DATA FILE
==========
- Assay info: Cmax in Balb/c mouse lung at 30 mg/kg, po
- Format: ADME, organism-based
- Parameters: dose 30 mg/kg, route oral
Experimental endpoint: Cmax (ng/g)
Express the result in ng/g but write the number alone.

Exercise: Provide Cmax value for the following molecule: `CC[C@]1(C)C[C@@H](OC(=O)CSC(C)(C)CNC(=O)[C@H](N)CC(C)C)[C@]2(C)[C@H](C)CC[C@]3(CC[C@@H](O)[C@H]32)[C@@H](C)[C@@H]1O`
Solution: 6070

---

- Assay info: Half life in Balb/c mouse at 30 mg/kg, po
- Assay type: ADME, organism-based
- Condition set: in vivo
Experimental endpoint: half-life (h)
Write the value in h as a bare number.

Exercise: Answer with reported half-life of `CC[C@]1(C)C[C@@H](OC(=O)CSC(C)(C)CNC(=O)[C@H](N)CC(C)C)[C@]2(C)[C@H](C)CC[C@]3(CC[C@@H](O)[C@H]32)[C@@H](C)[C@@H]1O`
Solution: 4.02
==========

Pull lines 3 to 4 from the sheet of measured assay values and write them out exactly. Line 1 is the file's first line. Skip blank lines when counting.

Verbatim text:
- Parameters: dose 30 mg/kg, route oral
Experimental endpoint: Cmax (ng/g)